Olga's Room, Arcola, London

 

This emotionally gruelling piece, originally performed in 1992, was the debut play by Dea Loher who went on to become one of the most acclaimed and widely produced German dramatists of her generation.

Loher had spent a year in Brazil where she first heard about Olga Benario (1908-1942), the remarkable German-Jewish freedom fighter. Having been forced to flee to Moscow when she was twenty, Benario was chosen by the Comintern, six years later, to accompany the legendary Brazilian Communist leader, Luis Carlos Prestes, back to Brazil under assumed names.

But when his anti-fascist insurrection failed, she was captured and, now pregnant with Prestes' child, incarcerated in Rio de Janeiro prison at the mercy of a Nazi-sympathising regime which deported her to Berlin under armed guard.

Presented in a production of punishing intensity by Samuel Miller, the piece opens with Olga – played by wonderfully spiky Bethan Clark whose performance is all the more harrowing because it has such an acerbic scorn for easy sentiment – alone in a cell in Ravensbruck concentration camp, talking to herself as she tries meticulously to reconstruct her history as a way of not going mad. We then move to the Brazilian cell which she shares with Genny, a seventeen year old Romanian girl who pesters Olga for good (not necessarily true) stories to drown out her fear. 

Switching between dramatised episodes and monologues, the play (eloquently translated by David Tushingham) explores the cruel dilemma of those under torture: in order not to disintegrate, your secret self has hold firm to the details of a past that your public self must expunge or deny.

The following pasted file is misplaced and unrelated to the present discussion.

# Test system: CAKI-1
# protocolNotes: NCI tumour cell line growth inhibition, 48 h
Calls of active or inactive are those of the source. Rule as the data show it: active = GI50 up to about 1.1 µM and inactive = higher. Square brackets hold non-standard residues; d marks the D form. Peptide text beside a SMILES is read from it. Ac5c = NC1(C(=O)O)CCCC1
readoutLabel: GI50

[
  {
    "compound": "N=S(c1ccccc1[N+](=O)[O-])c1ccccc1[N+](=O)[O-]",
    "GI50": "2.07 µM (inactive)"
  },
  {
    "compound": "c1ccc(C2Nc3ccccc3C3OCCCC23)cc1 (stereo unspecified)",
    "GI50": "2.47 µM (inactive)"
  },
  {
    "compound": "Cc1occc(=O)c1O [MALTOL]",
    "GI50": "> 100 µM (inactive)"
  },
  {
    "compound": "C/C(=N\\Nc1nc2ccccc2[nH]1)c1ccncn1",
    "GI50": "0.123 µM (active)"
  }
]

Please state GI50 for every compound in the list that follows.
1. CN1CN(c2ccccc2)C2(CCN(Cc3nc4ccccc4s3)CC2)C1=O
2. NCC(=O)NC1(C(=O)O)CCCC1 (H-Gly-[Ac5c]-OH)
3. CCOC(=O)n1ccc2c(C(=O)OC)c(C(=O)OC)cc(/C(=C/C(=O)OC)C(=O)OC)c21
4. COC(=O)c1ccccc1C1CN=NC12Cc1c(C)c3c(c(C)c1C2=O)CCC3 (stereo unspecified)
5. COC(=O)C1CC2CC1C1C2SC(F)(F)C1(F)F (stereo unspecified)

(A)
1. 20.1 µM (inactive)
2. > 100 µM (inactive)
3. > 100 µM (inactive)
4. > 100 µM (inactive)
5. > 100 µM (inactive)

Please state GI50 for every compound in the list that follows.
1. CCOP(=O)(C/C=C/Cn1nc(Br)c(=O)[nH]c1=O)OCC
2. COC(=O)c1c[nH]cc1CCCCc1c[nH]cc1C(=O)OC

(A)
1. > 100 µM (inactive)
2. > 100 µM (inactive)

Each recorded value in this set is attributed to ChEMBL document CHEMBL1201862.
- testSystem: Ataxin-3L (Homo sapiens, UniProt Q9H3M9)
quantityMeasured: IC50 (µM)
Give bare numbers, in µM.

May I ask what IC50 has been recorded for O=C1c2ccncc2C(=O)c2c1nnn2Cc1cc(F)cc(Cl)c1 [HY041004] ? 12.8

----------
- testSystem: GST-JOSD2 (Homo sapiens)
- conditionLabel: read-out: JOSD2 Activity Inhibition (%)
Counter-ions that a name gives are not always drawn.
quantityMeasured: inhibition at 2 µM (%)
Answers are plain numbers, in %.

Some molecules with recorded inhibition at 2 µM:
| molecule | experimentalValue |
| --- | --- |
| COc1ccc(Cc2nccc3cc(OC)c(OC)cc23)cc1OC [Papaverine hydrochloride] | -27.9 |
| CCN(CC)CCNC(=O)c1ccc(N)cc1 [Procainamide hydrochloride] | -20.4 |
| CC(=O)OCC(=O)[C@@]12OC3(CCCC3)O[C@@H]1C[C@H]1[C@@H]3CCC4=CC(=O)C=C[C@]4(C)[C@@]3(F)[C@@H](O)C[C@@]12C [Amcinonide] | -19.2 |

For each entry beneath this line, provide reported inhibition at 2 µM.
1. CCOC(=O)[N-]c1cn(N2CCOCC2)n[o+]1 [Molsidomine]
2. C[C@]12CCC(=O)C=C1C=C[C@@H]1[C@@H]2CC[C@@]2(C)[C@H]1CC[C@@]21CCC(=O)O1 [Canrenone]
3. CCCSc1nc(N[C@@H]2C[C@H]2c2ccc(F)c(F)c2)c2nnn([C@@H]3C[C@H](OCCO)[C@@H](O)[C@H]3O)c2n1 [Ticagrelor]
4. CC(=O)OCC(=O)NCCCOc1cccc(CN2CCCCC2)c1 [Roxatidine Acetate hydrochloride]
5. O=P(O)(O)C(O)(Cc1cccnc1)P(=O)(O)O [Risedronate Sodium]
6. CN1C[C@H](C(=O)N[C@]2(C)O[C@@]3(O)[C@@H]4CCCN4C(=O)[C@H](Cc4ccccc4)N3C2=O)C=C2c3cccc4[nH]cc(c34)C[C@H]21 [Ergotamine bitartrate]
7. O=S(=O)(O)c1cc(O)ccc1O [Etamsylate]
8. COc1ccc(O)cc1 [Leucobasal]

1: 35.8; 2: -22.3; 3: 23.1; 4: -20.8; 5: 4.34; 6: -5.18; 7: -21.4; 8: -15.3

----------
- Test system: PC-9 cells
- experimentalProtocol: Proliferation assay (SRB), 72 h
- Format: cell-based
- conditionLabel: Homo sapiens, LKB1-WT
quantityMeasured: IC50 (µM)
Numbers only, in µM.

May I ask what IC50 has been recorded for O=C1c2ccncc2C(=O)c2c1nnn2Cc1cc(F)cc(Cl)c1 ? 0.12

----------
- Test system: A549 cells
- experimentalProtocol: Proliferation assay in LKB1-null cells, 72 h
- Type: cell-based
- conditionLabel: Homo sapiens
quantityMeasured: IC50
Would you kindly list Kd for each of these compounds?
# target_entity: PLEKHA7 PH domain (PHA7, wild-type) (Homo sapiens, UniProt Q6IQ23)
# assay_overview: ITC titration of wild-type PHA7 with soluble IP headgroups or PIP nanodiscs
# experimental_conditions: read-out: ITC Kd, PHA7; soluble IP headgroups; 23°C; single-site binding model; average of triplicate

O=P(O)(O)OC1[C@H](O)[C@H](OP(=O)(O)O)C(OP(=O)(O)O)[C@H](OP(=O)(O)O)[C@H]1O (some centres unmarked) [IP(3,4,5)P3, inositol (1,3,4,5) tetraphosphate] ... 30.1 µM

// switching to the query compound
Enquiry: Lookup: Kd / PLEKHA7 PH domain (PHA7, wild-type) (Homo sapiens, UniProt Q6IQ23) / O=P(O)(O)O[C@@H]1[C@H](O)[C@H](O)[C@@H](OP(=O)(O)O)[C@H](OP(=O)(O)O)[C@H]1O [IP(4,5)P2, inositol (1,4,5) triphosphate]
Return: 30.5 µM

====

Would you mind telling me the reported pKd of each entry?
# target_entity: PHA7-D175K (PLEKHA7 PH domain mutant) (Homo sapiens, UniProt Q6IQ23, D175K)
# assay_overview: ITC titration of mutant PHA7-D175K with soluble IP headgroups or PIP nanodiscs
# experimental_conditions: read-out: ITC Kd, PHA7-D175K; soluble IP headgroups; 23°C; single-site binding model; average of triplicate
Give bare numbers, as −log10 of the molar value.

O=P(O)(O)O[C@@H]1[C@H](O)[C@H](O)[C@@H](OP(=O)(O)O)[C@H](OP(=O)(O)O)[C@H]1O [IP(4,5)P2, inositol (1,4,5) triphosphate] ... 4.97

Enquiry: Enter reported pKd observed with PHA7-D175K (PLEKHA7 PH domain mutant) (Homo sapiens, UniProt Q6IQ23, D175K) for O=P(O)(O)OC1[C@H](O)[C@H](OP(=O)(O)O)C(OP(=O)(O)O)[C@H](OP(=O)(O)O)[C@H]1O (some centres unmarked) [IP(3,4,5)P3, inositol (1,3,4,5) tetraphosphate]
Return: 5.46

At the heart of the play are Olga' s confrontations with her interrogator, Filinto Muller, an ex-guerillero now Chief of Police for the other side. Punctilious in his three-piece suit, Pete Collis is superb in the role – at once a formidable menacing presence who glories in the toying, perverted intimacies of his pseudo-God-like power and a sordid little opportunistic functionary. 

But I'm not sure that I believed the ruse whereby Olga turns the tables and shows him the damage he has wreaked on his own warped psyche.  And Ceridwen Smith's Ana is so heartbreaking after Muller's pornographic torture of her that the scene where he gloatingly builds up to it feels gratuitous. 

It's a play, though, that will linger in the mind and leave you keen to seek out a biography of its fascinating protagonist. 

To 26 January; 020 7503 1646

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